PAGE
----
Dr. Sami Al-Arian, the Palestinian professor at the center of a terrorism case, was just granted a release on bond after five-and-a-half years in government detention. He will await further legal proceedings with his family in Virginia. His many supporters around the country are relieved that he is at least free from detention for now.
On Tuesday, the Immigration and Customs Enforcement (ICE) released Dr. Al-Arian from custody.
Al-Arian’s family was overjoyed. Four of his five children and his attorney welcomed him at an ICE facility in Fairfax, Virginia. “We couldn’t believe our eyes,” said Leena, his second oldest daughter, “we were so relieved. It’s been 2,020 days since he’s last been with us.”
Under the law, ICE was supposed to only detain him for up to 90 days unless deportation has been arranged. Those who are a high threat to society or are likely to flee can be detained for longer.
The legal history of his case is long and complex. Al-Arian was being detained as the government sought to prosecute him for contempt, a more recent charge. He refused to participate further in the government’s case against a Muslim charity.
Al-Arian claimed this violated the terms of a plea bargain he made after the main trial against him several years ago. The prosecution failed to convict him of the terrorism charges against him. It was a mixed verdict. Some of the charges ended with a hung jury and were to be re-tried.
His family and supporters were elated with the outcome at the time, especially since his case was very public. Both of Florida’s senatorial candidates in 2006 tried using affiliations with Al-Arian against each other. Still, the government case proved to be too weak to convince the jury of his guilt.
Instead of facing another grueling trial, he agreed to accept guilt on two smaller charges in exchange for being deported (since he had violated immigration law). The charges carried sentences that he had already mostly served, leaving a year-and-a-half of prison time for him to carry out.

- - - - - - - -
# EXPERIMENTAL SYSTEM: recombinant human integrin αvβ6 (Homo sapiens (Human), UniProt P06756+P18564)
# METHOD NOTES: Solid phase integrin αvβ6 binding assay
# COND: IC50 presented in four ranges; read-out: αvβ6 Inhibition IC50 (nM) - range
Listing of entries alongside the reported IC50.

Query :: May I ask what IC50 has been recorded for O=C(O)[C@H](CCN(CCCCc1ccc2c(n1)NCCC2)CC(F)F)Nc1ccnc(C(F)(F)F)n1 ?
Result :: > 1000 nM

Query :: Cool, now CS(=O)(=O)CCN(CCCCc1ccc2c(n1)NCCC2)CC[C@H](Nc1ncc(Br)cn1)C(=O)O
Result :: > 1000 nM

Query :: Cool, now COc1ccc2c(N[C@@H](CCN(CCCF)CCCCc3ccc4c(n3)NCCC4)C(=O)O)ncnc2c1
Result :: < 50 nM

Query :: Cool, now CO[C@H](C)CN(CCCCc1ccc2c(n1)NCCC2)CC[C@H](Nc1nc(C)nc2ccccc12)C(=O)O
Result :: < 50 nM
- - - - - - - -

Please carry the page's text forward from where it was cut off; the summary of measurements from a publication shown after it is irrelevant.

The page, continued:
When the time came for him to be released, the government refused to deport him, as promised. They used rules allowing them to keep in custody certain material witnesses in other cases. In effect, Al-Arian was remaining in prison even after the government’s case against him was exhausted.
Al-Arian refused to testify further after speaking to prosecutors about one case against a Virginia Muslim charity, a case he knew little about. The prosecutors then charged him with contempt for violating court orders compelling his testimony.
In a hearing last month on the contempt charges, Judge Brinkema granted Dr. Al-Arian bail. However, ICE continued to detain him on the pretext that they were completing deportation procedures.
Last week, Dr. Al-Arian’s attorneys filed a petition for habeas corpus – a request that a prisoner be presented before the court to challenge the basis for imprisonment. Judge Brinkema gave the government until last Tuesday to respond. That is when they granted Dr. Al-Arian’s release on bail.
Dr. Al-Arian’s lead attorney, Jonathan Turley, a professor of law at the George Washington University’s law school, told the AP, “We are obviously relieved and delighted.” He noted that the release would allow Sami to see his son off to college and to spend the Muslim holy month of Ramadan with his family.
His family issued a statement thanking his many supporters, and attributed this development to the many phone calls and letters they sent to the authorities.
This seemingly never-ending government prosecution against him has gone through many ups and downs. Dr. Al-Arian went on hunger strikes several times, pushing himself to the brink of death to protest his mistreatment. He also spoke about being abused and harassed at the hands of guards. Often he was shuttled from one facility to another, without his family being notified.
This ordeal has been the center of thousands of media articles, a point of mud-slinging during a race for the U.S. Senate, and the inspiration for a documentary film, USA vs. Al-Arian.
Now, his supporters hope for a quick resolution to the contempt case. He awaits deportation to Egypt, where his brother-in-law Mazen Al-Najjar currently lives. Al-Najjar himself was deported after a lengthy deportation proceeding in which the government relied on secret evidence to link him with the Palestinian Islamic Jihad, a group on the United States terrorism list.